Christene (Chris) Krupa Downs
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New Care Guidelines for Adults With Down Syndrome Released

Christene Krupa DownsReviewsout of 7 reviews
Christene “Chris” Krupa Downs
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adult Care

Adult care

Individuals with Down Syndrome are living much longer than ever before. The average life expectancy of a person with Down Syndrome in the 1980s was 25 years, and it has now increased to 60 years old, thanks to increased research into the condition and the subsequent better care many receive. Recently, the Global Down Syndrome Foundation released a guide for families about how the disorder may impact their loved one’s medical care as they age.

The guide is based on recommendations from elite experts in the field and was published as a scholarly article in the Journal of American Medicine in October 2020, after a multi-year peer review. Today, we’re taking a closer look at the guide.

Top Scientists and Down Syndrome Researchers Develop New Recommendations For Adults with Down Syndrome

The authors of the study on how Down Syndrome affects adults as they age is a collaboration between eight of the largest Down Syndrome medical centers in the country, including the University of Pittsburgh Medical Center, Kennedy Krieger Institute at Johns Hopkins School of Medicine, and the Anschutz Medical Campus School of Medicine at University of Colorado.

The GLOBAL Guideline is intended for clinicians working with patients with Down Syndrome and addresses nine critical areas for better health:

  • Behavioral Health
  • Dementia
  • Diabetes
  • Cardiovascular Disease
  • Obesity
  • Atlantoaxial Instability
  • Osteoporosis
  • Thyroid Issues
  • Celiac Disease

Michelle Sie Whitten, President & CEO of the Global Down Syndrome Foundation (GLOBAL), expressed her pleasure about the study results and how their guideline was published in JAMA. “We are deeply grateful to our families and self-advocates for pushing us to work on this difficult project… Now we can focus on collaborating with other Down Syndrome and disability organizations as well as medical institutions to ensure clinicians are following our Global Guideline and measuring outcomes,” said Michelle.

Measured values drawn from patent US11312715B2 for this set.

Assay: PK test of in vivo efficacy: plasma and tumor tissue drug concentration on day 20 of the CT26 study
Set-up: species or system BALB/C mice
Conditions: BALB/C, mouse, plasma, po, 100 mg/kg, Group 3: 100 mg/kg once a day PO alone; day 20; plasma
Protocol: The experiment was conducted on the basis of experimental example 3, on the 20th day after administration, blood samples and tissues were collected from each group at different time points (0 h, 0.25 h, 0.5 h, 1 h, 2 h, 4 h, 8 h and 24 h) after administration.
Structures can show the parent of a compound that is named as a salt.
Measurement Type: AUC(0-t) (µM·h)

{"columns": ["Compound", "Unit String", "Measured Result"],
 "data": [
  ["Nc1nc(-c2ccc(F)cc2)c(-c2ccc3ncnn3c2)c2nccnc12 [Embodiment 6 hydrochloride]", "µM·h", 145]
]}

The guideline contains four statements of good practice for clinical care providers and 14 recommendations by the GLOBAL researchers. Some of the new recommendations align with current best practices for patients with Down Syndrome, while two are distinctly different. The two recommendations that differ from previous studies are based on recent Down Syndrome research that urges clinicians to screen individuals for diabetes earlier and more frequently.

One of the most critical parts of the GLOBAL guideline is the necessity for patients with Down Syndrome to begin Alzheimer’s screening starting at age 40 and screening for diabetes earlier than the general population.

The Global Down Syndrome Foundation Creates a Special Version of the Report For Families

GLOBAL has issued a family-friendly version of the guide, condensed into about one-quarter of the clinician’s length, simplifying the recommendations for families to understand. It includes recommendations for care specific to people with Down Syndrome and how that advice differs from that for other aging adults. “We created the guidelines following the highest standards so that we could be published in JAMA,” said Michelle Sie Whitten, “taking it to the next level and empowering adults with Down Syndrome and their families to understand the guidelines and to advocate for them with their medical providers.”

The revised, condensed guide is available on the Global Down Syndrome Foundation’s website and is available for free to download. Moving forward, the Foundation is working on updating the guidelines to include more information about other concerns for older adults with Down Syndrome, such as vision or other eye issues, physical and occupational therapy for aging adults, gentle fitness recommendations, sleep apnea, and certain blood cancers.

Families may use this guide to work with their loved one’s care provider to order specific tests for diseases that may be more prevalent in those with Down Syndrome or to note when to start screening for diabetes and Alzheimer’s.

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